One of the most important parts of being a good pet owner is taking care of your pet. This includes all sorts of things but one of the primary functions of caring for a pet involves proper grooming and maintenance. When it comes to dogs one of the most difficult parts of the grooming process is taking care of their nails. Since either nails are constantly growing they are something you will want to keep an eye on as a responsible pet owner. So if you are new to having a dog, or even if it's just your first time trimming your old dogs nails, check out the article below to find all the steps necessary to cut your dog’s nails in a safe and effective manner.
Since your dog's nails are just like your fingernails, they never stop growing. This means that trimming your dog's nails is something you will want to do on a routine basis. If you don’t their nails can get too long and not only cause an annoying clacking every time they walk on a tile or hardwood floor, but it can also be dangerous for your pet to leave their nails uncut.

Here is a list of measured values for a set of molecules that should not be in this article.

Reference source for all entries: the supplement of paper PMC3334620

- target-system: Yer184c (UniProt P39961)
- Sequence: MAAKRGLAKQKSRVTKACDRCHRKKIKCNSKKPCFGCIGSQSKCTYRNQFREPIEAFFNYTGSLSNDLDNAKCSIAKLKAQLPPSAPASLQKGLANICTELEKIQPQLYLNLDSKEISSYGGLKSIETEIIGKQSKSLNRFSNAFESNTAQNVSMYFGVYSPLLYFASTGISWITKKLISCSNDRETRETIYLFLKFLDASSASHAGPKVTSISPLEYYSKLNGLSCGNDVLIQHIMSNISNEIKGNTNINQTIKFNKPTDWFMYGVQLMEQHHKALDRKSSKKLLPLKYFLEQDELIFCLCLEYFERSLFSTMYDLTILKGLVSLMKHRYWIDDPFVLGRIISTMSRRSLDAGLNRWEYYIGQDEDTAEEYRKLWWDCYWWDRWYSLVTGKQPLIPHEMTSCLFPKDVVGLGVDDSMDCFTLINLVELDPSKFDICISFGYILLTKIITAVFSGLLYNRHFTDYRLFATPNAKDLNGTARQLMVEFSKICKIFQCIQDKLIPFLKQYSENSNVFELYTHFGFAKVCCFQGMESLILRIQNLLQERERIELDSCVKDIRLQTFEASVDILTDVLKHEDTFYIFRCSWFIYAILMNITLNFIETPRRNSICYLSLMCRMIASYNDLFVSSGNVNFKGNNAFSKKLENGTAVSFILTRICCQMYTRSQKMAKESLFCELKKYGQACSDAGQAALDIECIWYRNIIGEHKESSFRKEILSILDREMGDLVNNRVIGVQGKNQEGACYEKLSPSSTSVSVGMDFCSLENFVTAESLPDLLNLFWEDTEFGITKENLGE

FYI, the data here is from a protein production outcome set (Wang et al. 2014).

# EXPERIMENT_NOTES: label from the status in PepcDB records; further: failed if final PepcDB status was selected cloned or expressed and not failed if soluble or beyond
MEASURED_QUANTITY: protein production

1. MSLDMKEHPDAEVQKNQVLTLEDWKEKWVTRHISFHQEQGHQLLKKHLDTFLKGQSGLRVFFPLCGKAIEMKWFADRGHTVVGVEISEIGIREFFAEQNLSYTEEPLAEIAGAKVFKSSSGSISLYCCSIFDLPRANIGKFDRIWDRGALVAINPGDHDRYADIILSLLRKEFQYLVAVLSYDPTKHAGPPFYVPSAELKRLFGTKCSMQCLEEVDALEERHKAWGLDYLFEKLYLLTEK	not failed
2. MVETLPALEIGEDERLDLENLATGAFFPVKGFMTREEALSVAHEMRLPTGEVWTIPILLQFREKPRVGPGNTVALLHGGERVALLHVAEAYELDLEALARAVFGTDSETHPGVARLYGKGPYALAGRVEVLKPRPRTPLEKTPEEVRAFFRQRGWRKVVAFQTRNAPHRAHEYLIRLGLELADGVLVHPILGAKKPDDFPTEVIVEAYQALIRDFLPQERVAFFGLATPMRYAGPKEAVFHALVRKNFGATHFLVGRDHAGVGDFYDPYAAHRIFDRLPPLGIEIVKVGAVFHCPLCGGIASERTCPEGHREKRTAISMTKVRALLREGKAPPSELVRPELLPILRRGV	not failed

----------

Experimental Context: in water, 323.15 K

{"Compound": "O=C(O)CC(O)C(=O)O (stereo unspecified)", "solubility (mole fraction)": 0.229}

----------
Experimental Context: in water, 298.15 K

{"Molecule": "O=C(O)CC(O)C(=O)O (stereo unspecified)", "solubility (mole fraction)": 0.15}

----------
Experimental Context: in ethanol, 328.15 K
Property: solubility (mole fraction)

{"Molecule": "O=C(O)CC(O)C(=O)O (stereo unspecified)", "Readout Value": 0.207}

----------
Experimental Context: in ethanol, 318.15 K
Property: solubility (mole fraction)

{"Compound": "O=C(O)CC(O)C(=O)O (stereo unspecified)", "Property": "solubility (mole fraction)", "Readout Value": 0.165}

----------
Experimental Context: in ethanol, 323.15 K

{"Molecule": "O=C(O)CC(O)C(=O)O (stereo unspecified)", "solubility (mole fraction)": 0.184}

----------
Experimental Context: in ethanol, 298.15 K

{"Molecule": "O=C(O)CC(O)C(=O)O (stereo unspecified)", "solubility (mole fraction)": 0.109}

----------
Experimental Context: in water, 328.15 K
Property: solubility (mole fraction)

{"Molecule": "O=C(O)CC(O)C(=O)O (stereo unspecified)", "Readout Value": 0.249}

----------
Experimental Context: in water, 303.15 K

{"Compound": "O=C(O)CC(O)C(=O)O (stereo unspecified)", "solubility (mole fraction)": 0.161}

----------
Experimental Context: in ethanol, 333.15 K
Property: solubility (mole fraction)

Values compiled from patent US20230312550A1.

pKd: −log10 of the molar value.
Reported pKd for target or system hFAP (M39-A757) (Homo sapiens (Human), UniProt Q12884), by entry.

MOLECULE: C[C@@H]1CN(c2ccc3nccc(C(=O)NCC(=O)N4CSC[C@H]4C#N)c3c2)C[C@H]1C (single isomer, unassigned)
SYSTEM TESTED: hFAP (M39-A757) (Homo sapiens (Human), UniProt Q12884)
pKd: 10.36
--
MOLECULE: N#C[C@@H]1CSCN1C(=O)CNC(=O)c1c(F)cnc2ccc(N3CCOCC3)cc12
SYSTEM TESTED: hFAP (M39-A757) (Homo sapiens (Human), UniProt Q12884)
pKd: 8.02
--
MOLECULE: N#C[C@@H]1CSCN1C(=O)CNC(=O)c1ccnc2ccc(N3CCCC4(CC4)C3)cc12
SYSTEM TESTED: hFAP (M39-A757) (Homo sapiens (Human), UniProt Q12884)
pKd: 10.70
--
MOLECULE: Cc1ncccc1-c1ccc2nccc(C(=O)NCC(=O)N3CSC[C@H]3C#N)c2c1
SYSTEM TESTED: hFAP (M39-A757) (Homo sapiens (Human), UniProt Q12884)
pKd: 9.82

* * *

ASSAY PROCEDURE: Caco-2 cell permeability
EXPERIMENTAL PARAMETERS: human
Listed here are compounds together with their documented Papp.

Since they never stop growing they can reach a length where they get too long and brittle and can easily snap or break. This can be quite painful for the dog and quite a problem for you as well. Because if their nail breaks off high enough they can end up tracking blood all over your house and floors. So as a loving and caring owner you will want to trim their nails on a regular basis to avoid any unnecessary injuries your dog might sustain, as well as to avoid getting some nasty blood stains all over your new carpets.